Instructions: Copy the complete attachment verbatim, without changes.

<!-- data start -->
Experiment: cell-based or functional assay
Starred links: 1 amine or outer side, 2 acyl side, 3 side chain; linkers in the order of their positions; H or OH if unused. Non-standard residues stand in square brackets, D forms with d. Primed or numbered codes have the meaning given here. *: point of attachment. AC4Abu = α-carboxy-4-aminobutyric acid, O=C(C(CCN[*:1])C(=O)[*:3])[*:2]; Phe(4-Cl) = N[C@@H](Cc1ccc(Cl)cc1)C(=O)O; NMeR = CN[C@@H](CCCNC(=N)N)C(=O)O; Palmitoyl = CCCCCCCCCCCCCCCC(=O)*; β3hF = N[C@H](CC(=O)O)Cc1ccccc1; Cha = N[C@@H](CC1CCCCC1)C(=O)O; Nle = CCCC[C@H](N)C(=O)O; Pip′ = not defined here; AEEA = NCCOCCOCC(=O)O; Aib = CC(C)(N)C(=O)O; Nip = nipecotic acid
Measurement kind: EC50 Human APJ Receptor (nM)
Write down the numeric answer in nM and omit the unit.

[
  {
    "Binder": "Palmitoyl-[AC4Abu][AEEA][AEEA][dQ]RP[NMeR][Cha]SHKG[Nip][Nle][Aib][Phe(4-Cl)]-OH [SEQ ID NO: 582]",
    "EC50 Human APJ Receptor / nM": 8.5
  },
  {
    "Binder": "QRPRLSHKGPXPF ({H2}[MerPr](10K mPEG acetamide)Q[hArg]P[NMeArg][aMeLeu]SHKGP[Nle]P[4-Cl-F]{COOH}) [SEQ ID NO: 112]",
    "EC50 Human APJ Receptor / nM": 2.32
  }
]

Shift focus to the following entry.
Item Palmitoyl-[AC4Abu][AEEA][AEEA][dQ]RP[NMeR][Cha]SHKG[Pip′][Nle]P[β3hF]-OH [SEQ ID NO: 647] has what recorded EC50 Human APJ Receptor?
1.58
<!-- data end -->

Experiment: cell-based or functional assay
Starred links: 1 amine or outer side, 2 acyl side, 3 side chain; linkers in the order of their positions; H or OH if unused. Non-standard residues stand in square brackets, D forms with d. Primed or numbered codes have the meaning given here. *: point of attachment. AC4Abu = α-carboxy-4-aminobutyric acid, O=C(C(CCN[*:1])C(=O)[*:3])[*:2]; Phe(4-Cl) = N[C@@H](Cc1ccc(Cl)cc1)C(=O)O; NMeR = CN[C@@H](CCCNC(=N)N)C(=O)O; Palmitoyl = CCCCCCCCCCCCCCCC(=O)*; β3hF = N[C@H](CC(=O)O)Cc1ccccc1; Cha = N[C@@H](CC1CCCCC1)C(=O)O; Nle = CCCC[C@H](N)C(=O)O; Pip′ = not defined here; AEEA = NCCOCCOCC(=O)O; Aib = CC(C)(N)C(=O)O; Nip = nipecotic acid
Measurement kind: EC50 Human APJ Receptor (nM)
Write down the numeric answer in nM and omit the unit.

[
  {
    "Binder": "Palmitoyl-[AC4Abu][AEEA][AEEA][dQ]RP[NMeR][Cha]SHKG[Nip][Nle][Aib][Phe(4-Cl)]-OH [SEQ ID NO: 582]",
    "EC50 Human APJ Receptor / nM": 8.5
  },
  {
    "Binder": "QRPRLSHKGPXPF ({H2}[MerPr](10K mPEG acetamide)Q[hArg]P[NMeArg][aMeLeu]SHKGP[Nle]P[4-Cl-F]{COOH}) [SEQ ID NO: 112]",
    "EC50 Human APJ Receptor / nM": 2.32
  }
]

Shift focus to the following entry.
Item Palmitoyl-[AC4Abu][AEEA][AEEA][dQ]RP[NMeR][Cha]SHKG[Pip′][Nle]P[β3hF]-OH [SEQ ID NO: 647] has what recorded EC50 Human APJ Receptor?
1.58